And she was a woman who knew the difference between Baskerville and Goudy Old Style, could find Surinam on a map, an enthusiast in all things.  She could solve codes and ciphers, she loved traveling and wearing wigs, she liked songs in languages she didn’t understand. She made linoleum prints and assemblage art and got a 1400 on her SATs.  She read poetry, but could never learn anything by heart.  She was sentimental and gregarious.

Their kisses had resonance, like a good drum.  That surprised her. Mostly, he surprised her.  Because he could take her all in. Not just a part.  All of it. She didn’t have to leave anything out, she didn’t have to pretend to be more conventional, or moderate, so she could be understood. He could meet her everywhere.  When had that happened in the history of the world?

A matched pair. Not dogs. More  like the parrots people let loose in the cities of America, who found each other in parks and backyards.

Yes, like birds.  Like in the Magic Flute.  Not the romantic stars of the piece, Prince Tamino and his ladylove Pamina.  But rather, the comic foils–the lonely bird man, Papageno, who finds his bird girl, Papagena, at the end of the final act.  Allie knew that for Mozart, this had just been a mopping-up of a loose plot thread. She’d never even liked Mozart operas, or comic operas at all for that part, having always preferred operas where at the end everybody was dead and the stage was awash in blood. But there was no question that this was the Magic Flute, and there was magic even for someone so ridiculous, so full of enthusiasms, as her. There was another one out there, perfectly suited for her.

She had always thought her life was a tragedy.  It never occurred to her it would turn out to be a comedy.  That she was a comic character, Papagena in her feathers, made in heaven for some Papageno in a t-shirt from a gas station.

He was looking at her.  Sometimes he looked at her like this.  She reached out and he took her hand. “What,” he said.

Part  of a semi-weekly series of short short stories based on a writing exercise, The Word.  “Inspired by a simple word, chosen at random, write a two-page double-spaced story, using the Word at least once.”

Next week’s word is: SLIP

 

Peppertree Summer

Posted in The Word: Stories, Writing Exercises with tags , , on 09/02/2011 by Janet Fitch

The Word: PEPPER

It was the last peppertree summer.  The fronds on the shaggy old peppers hung down like a mermaid’s long hair, their green laden boughs studded with pink berries, flowing over her as Page rode underneath.  She’d set her fine, pale hair and sprayed on half a can of AquaNet, but it never stayed put. It just wasn’t hair made for setting.  She rode over to the new development going up on Vanowen, dawdling along the unpaved streets, the horse’s hooves beating out their lazy cadence. She tried to imagine all the families living in these new houses. Hard to picture what Van Nuys would be like without this big mustard field, only houses.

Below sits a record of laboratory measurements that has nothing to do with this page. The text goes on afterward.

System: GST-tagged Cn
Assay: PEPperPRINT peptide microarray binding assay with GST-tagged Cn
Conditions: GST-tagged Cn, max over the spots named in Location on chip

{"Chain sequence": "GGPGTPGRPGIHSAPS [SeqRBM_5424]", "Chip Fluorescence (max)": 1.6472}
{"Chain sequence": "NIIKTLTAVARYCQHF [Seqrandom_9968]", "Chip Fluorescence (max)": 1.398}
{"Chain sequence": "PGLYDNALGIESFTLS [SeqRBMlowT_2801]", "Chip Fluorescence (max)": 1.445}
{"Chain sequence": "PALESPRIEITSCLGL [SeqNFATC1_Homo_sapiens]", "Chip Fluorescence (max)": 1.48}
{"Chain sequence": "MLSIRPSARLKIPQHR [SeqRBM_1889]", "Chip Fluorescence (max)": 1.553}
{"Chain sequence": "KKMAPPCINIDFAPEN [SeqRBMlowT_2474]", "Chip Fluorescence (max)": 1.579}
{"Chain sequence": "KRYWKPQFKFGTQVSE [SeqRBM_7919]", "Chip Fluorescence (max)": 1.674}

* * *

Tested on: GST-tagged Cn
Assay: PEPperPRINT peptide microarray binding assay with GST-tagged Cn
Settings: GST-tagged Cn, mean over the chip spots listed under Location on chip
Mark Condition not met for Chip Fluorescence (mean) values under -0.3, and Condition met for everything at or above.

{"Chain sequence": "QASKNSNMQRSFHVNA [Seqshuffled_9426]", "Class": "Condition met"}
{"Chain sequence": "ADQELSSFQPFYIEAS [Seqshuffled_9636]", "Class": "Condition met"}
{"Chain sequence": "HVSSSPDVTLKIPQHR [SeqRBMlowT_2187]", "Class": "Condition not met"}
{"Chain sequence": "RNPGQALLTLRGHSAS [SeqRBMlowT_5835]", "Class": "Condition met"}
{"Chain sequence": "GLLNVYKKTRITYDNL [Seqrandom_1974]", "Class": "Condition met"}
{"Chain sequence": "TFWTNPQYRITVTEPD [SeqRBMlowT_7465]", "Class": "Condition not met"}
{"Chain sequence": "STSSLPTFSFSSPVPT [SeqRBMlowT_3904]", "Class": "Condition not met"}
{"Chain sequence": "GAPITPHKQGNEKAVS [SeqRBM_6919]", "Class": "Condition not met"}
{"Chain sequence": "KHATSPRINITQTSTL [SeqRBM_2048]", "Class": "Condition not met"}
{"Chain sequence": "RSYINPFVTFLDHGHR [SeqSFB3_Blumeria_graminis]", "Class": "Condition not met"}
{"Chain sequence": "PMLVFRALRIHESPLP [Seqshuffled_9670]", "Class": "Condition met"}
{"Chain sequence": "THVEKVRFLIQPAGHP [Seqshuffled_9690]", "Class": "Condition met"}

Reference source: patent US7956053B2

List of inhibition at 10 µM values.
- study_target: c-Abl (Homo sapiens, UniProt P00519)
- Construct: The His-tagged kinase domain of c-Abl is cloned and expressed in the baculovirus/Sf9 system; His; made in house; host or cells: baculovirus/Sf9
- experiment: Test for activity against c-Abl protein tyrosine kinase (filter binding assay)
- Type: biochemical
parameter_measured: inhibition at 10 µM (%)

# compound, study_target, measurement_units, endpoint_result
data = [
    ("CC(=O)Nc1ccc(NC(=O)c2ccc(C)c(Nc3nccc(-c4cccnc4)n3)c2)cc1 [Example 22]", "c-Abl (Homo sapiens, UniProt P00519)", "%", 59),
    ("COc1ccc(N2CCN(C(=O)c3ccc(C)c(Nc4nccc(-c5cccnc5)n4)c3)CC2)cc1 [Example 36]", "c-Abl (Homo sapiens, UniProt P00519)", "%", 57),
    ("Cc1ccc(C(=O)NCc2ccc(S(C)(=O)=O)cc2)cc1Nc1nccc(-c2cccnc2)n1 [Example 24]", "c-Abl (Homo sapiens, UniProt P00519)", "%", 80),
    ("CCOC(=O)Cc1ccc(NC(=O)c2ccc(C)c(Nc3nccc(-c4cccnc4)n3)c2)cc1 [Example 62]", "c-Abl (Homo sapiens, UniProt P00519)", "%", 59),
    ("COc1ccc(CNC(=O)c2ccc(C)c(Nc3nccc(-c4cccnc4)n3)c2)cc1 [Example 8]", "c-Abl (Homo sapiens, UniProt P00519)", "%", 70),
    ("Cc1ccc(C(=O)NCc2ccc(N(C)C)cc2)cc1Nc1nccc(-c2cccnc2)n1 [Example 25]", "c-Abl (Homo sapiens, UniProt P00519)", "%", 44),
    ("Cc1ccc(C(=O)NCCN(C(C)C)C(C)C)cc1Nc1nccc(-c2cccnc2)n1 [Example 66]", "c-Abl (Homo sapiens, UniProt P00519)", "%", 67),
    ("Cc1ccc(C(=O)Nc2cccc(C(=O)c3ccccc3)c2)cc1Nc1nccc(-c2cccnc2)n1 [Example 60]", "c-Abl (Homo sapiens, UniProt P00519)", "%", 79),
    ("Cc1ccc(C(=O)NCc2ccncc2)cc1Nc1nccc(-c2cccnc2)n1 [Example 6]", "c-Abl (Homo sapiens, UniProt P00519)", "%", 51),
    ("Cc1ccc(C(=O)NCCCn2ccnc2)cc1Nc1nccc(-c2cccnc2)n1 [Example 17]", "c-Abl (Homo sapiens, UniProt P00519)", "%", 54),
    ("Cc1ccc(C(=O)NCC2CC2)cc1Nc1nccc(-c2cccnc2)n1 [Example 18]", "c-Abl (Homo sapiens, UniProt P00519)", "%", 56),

Her last summer in California.  Riding Daisy bareback with only a hackamore tied across her black nose, her pedal-pusher clad legs hanging long on either side  of the mare’s round ribs. Eighteen years old.  She felt the force of time, ejecting her from everything she’d known, squeezing her out of her life like a winged sycamore seed.  She was restless, she didn’t want to be around her friends, googly-eyed over Dion and Eddie Fisher.  She only wanted to sling a blanket over Daisy’s straw-gold back and wander the sleepy dirt backroads of Van Nuys, their passage noted only by the audience of ponies hanging their heads over the fences hard by shacks and orchards, surrounded by all the green and golden smells of late summer, corn growing high at Leary’s, apples fattening at Gommer McQuade’s.  She lay down onto Daisy’s neck  and pressed her face into that sleek summer coat, drinking in the smell, drawing her fingers through the black mane, arranging its pattern against the creamy gold. The last summer.

In a few weeks, she would be going east to college. Her mother had already bought the camel’s hair coat and wool plaid skirts and Shetland sweater sets. She would see her first red autumn, her first snowfall. Her roommate had already written to her, a girl named Hillary, from New York. Page had never been out of California except for a trip to the Grand Canyon when she was nine.  She should be looking forward to it, she told herself, but she was scared, and more than that. She was sad.  It was stupid,  nobody she knew was going to college back east. It was ridiculous to be sad.